Metop-C, the last of the first generation of European meteorological polar-orbiting satellites, is undergoing final testing before being readied for launch in September.
Tuesday, 17 April 2018
Metop-C is the third satellite of theEUMETSAT Polar System (EPS) exploited since 2006 by EUMETSAT from its mission control centre in Darmstadt, Germany.
The satellite carries a dedicated, sophisticated suite of meteorological instruments that provides data crucial for weather forecasting and climate monitoring.
“With its Metop satellites, Europe has brought meteorological observations from the polar orbit to a new standard with innovative European instruments that have massively improved weather forecasts and climate monitoring and are still unrivalled,” EUMETSAT Director-General Alain Ratier said.
“According to recent impact studies, Metop-A and -B, the two Metops currently in orbit, contribute 27 percent of the error reduction in weather forecasts attributed to all sources of real-time observations.
“This will further increase after the launch of Metop-C, as we will then exploit three Metop satellites in orbit. This will last for about three years, because Metop-A will remain in operations until 2022, far beyond its five-year design lifetime.”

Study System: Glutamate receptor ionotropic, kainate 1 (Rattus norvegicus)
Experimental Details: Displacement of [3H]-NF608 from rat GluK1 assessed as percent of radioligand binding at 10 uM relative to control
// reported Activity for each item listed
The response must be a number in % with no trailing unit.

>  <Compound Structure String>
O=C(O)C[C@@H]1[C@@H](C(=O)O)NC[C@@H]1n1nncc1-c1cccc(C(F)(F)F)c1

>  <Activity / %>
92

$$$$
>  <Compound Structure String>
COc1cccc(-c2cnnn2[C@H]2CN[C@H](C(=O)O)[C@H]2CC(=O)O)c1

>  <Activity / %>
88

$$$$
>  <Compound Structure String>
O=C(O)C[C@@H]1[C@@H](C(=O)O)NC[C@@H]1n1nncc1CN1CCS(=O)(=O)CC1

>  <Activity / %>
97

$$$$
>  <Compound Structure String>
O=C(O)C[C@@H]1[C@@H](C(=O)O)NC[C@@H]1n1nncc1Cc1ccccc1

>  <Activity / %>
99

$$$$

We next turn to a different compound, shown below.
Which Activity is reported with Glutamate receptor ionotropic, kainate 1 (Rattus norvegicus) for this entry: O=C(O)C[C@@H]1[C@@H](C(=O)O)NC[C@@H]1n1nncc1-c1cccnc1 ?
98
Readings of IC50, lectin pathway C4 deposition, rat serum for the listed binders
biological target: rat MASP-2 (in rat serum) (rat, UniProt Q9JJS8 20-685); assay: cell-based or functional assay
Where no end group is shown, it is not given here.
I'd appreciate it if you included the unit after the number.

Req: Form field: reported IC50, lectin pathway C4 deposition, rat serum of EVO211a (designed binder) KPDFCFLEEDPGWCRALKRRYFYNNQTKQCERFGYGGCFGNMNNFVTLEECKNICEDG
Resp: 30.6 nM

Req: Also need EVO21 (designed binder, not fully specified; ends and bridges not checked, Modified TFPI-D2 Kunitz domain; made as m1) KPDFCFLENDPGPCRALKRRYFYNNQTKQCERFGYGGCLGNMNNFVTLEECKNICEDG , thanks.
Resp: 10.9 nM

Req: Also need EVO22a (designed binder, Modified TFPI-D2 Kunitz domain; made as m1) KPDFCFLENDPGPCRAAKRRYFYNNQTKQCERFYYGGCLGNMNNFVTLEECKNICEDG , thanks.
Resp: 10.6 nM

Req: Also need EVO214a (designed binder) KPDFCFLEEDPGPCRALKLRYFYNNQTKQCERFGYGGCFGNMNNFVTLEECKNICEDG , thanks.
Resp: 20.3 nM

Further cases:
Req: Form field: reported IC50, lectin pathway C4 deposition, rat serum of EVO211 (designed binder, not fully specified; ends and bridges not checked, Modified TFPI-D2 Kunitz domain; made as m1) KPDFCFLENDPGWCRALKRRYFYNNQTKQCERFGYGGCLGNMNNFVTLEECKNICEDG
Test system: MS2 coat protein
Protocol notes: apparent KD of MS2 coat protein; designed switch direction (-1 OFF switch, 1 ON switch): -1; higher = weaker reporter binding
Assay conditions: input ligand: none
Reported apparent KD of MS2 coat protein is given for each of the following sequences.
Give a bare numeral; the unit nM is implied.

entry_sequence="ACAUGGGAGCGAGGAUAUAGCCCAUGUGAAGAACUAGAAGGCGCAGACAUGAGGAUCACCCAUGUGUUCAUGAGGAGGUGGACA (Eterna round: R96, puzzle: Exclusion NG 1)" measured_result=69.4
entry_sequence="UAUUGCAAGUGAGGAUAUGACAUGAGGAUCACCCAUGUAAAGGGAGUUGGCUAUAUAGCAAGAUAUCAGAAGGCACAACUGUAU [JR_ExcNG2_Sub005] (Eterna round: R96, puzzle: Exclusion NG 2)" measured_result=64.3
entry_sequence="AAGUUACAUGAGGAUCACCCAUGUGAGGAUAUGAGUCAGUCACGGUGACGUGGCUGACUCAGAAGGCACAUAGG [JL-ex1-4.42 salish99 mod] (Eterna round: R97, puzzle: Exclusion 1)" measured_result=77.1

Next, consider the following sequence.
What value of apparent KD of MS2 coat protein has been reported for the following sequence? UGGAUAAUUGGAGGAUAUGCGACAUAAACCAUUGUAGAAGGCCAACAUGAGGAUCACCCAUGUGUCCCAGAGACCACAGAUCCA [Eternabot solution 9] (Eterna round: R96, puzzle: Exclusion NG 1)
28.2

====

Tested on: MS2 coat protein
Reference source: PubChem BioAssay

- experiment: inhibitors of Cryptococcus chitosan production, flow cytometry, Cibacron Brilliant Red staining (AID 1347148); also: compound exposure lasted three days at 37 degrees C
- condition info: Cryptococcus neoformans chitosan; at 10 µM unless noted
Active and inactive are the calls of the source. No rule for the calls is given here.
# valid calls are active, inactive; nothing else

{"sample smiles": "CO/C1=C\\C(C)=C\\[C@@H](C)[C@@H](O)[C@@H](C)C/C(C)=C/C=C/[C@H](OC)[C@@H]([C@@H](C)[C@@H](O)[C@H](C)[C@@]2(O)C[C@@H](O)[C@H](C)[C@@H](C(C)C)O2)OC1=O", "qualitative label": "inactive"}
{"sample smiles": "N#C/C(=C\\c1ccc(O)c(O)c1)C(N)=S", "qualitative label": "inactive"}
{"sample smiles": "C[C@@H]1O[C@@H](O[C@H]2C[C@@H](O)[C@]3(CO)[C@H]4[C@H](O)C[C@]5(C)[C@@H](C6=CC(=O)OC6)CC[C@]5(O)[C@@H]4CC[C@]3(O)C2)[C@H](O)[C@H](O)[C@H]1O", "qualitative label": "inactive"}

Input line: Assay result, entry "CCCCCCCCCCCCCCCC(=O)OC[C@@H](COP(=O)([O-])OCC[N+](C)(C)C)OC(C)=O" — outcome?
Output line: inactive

The Metop-C satellite, due for launch on 19 September from Kourou, French Guiana, is undergoing tests at the Airbus clean room in Toulouse. The various parts of the spacecraft have been assembled and integrated in a dust-and-contaminant-free environment to protect its precious cargo of instruments and sensors while testing is carried out.
The Metop satellites have been developed and procured by ESA in cooperation with EUMETSAT, and Airbus Defence and Space is the prime contractor. EUMETSAT also has cooperation schemes with CNES, the French Space Agency, for the development and procurement of the satellites’ Infrared Atmospheric Sounding Interferometer (IASI) instrument, and with the United States’ National Oceanic and Atmospheric Administration (NOAA) for the provision of legacy instruments.
“The Metop satellites in orbit have demonstrated their significant contribution to the accuracy of weather prediction and still represent the most advanced polar-orbiting meteorological satellites in the world,” ESA Metop Programmes Manager Graeme Mason said. “Furthermore, by greatly exceeding their original design lifetimes they are providing an excellent return on investment for the meteorological community.
“These performances are a testament to the outstanding design, development and engineering expertise of European space industry under the guidance of ESA.”
The EUMETSAT Polar System includes a comprehensive ground segment developed and exploited by EUMETSAT to control the fleet of Metop satellites, acquire and process their data in real time and deliver real-time products to users worldwide. It is Europe’s contribution to the Initial Joint Polar System (IJPS) shared with the United States’ NOAA. In order to provide maximum coverage and revisit frequency, the two organisations’ satellites fly in complementary orbits.